Organizing for Expansion

I’m now into my 4th decade as a Hubbard Management Consultant. Over the years I’ve analyzed over 1,000 businesses to pinpoint areas that could be improved organizationally. While there is a great deal of technology on how to do this, there are vital fundamentals to know—use to improve any business or organization, and they are rooted in the following from L. Ron Hubbard.

“Organization is the subdivision of actions and duties into specialized functions.

“One can organize a series of actions to be done by himself or herself. This would consist of seeing what has to be done, doing what one can do first and then the remainder as a feasible series of events, all to accomplish a final completion of a cycle of action which forwards one’s assigned or postulated purposes.

“A group is organized so as to permit flows and accomplish specialized actions which are completed in themselves and from which small actions or completions the group purpose, assigned or specialized, is forwarded or accomplished.”

There are some of points I have observed that need to be stressed with most business professionals in order to get an area or an entire business organized.


To improve production in any activity one must first analyze the actions involved or list out each step to be done in their exact sequence.

Walk through the sequences of action, noting anything that doesn’t make sense or any actions which are omitted. If you are noticing the overall production is bugged, look at each step, in sequence, to locate which step fouls or hinders the ones that follow. Picture these steps like dominoes lined up to fall down in some complex arrangement. If there is one flaw in the lineup, the following pieces won’t tumble down.

If you are doing something new, then work on the sequence until it makes complete sense, but as this is only on paper, you will have to test it out fully in the real world as well.

Take a private medical practice for example, and assuming you already know how to deliver your high-quality services, the sequence would possibly go like this… What actions are needed to acquire new patients? What do you do exactly at in-take? How do you schedule? How do you ensure schedules are kept? How are patients moved into delivery? And how are they then set for their next appointment? How do you improve arrival assurance? And finally, this is one of the most important but often forgotten—the one which can help boom your company: How do you get this patient to refer you more patients?

Each of these major steps could be botched up and then adversely effect the next step in line. Take the time to get a good clear LOOK at each step, and correct the ones which contain flaws. You can do this for the whole operation, or any one piece of it separately.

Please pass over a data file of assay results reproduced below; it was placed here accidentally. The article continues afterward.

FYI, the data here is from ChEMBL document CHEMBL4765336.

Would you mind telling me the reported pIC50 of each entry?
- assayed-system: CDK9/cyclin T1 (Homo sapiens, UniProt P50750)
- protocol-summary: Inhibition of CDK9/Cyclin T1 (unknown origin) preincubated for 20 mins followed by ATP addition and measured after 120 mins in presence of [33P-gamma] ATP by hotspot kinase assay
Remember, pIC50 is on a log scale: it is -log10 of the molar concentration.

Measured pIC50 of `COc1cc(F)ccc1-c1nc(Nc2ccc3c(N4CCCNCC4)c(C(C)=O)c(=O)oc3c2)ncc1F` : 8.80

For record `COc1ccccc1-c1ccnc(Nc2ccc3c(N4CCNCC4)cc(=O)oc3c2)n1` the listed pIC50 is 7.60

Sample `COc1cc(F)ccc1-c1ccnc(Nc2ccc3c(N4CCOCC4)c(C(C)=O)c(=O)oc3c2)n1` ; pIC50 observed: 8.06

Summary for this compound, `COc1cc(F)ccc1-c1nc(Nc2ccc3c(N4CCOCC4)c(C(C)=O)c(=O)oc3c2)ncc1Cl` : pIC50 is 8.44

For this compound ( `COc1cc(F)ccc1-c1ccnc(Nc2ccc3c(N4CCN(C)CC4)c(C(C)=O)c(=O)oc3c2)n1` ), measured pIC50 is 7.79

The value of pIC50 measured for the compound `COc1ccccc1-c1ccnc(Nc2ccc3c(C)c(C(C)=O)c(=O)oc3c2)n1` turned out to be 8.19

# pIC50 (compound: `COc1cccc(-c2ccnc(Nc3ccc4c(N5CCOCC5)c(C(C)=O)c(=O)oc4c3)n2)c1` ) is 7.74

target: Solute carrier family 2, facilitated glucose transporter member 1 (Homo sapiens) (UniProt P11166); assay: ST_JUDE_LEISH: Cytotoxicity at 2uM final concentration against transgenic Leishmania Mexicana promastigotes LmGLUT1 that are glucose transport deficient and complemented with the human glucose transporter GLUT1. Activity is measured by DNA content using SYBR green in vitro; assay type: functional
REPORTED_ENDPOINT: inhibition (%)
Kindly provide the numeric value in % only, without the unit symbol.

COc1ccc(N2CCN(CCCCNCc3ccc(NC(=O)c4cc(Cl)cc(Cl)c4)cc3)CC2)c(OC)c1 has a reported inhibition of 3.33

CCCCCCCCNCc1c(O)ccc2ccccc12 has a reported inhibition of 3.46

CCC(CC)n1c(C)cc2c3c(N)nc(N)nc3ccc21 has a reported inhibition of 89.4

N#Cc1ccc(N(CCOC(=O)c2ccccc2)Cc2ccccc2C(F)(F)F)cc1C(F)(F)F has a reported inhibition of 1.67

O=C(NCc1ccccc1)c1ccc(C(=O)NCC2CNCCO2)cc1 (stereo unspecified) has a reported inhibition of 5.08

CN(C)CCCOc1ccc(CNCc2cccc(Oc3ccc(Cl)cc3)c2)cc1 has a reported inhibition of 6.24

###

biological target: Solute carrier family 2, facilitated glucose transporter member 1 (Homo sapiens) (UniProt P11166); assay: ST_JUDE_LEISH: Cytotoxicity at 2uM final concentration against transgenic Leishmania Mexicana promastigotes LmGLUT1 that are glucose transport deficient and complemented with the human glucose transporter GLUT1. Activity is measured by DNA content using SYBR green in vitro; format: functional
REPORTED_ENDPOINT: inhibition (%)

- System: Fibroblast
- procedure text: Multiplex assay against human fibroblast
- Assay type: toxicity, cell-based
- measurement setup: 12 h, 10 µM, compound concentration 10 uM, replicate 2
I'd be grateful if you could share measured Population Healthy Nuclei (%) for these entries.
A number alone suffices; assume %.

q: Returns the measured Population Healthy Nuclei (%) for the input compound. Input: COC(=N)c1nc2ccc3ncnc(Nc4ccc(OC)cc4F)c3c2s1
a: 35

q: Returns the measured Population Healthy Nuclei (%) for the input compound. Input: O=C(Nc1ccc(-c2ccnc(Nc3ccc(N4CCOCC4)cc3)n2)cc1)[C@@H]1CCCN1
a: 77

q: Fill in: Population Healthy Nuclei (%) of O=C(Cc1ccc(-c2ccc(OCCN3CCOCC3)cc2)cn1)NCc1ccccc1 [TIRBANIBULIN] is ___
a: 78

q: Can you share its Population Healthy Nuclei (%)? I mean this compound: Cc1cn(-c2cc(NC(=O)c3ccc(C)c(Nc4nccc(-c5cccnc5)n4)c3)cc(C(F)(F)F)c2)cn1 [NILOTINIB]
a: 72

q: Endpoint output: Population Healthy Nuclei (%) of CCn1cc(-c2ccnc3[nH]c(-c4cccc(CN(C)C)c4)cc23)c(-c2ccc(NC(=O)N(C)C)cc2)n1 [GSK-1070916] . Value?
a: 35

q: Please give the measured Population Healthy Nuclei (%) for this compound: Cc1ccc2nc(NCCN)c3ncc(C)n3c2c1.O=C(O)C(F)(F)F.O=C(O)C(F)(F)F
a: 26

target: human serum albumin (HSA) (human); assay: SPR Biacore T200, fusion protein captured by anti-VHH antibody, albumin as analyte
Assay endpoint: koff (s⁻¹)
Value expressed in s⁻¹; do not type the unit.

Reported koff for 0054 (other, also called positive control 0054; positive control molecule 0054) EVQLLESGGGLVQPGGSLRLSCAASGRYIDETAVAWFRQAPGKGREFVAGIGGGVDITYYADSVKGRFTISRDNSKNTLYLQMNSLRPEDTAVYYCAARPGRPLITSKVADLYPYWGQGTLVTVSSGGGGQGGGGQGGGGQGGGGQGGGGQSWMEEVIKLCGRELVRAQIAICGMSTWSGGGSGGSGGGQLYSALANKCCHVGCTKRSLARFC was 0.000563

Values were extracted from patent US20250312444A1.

How do you tell if you have corrected the right thing? Simple! If the production you expect is now being accomplished routinely, you have it! If not, go back and follow the above actions again.


Once you know your entire sequence of actions you could then checklist these for inspection purposes. “Management by checklist” is an excellent way to do things!

One BIG tip. DO NOT ask people if they are doing the steps! WATCH, LOOK and SEE what they actually do! Most will tell you “of course”, but when you actually look you’ll discover they are not doing it quite right.

You will find much IS being done correctly, and you must acknowledge this. Acknowledgment of the correct actions are more important than complaints about the flaws.

I have analyzed companies I knew very little about by having each member of the team show me in sequence what they do, and then followed who/where they routed their work to, then followed the sequence going to the next person and doing the same.

It becomes evident when we discover areas of double work, incorrect sequences, actions that don’t belong, actions taking too long, missing tools, knowledge, etc.

So if you find your staff not producing well enough, go look and see what are the exact sequence of steps needed to obtain the required levels of production. Then work out to get them done efficiently, professionally and in sufficient volume from start to finish.

May the flaws fall away allowing prosperity to reign! And… when you have a happy customer, get them to refer you additional business!


PS. You can apply this information to most anything—cooking, mechanics, art, business, and even marriage.

Craig Ferrara

Craig Ferreira is Chairman & CEO, Survival Strategies, Inc., a Hubbard® Administrative Technology Consulting firm.Craig is a proud recipient of awards from The Professional Consultants Association, The Physical Therapy Alliance for Quality, The Advanced News Magazine’s Support of Excellence in Private Practice, The Board of Education Glendale U.S.D., and recipient of the WISE International Lifetime Achievement award. As a management consultant for 30 years he has consulted and trained over 4,000 privately-owned businesses/clinics.
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